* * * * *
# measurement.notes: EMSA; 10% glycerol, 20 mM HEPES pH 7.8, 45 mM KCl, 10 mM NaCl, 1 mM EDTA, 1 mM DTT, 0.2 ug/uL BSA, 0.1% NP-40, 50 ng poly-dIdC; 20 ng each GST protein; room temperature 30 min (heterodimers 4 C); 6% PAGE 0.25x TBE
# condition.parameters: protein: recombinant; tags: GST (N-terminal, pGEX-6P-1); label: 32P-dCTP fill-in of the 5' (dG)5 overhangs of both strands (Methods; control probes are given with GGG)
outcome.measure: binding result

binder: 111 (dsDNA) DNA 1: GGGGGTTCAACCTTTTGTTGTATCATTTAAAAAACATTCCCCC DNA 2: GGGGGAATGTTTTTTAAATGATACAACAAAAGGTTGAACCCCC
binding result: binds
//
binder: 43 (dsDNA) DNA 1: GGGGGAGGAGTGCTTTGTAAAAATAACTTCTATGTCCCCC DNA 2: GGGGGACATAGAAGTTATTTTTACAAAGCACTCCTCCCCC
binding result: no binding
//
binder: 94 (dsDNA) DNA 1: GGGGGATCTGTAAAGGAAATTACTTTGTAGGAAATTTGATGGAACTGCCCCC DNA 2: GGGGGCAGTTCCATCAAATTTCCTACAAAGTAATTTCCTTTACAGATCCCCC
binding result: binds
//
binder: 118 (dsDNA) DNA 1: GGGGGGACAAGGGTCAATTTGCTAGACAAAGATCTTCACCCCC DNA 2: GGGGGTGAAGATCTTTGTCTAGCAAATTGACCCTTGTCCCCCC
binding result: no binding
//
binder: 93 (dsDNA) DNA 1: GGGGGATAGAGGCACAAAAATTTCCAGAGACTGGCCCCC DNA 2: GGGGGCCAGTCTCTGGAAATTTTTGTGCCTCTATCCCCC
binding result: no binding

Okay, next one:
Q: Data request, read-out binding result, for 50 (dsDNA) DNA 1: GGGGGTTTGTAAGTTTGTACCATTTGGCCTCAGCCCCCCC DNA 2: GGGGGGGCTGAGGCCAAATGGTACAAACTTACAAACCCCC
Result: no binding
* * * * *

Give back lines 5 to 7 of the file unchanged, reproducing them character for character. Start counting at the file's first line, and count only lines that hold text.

binding result: binds
//
binder: 43 (dsDNA) DNA 1: GGGGGAGGAGTGCTTTGTAAAAATAACTTCTATGTCCCCC DNA 2: GGGGGACATAGAAGTTATTTTTACAAAGCACTCCTCCCCC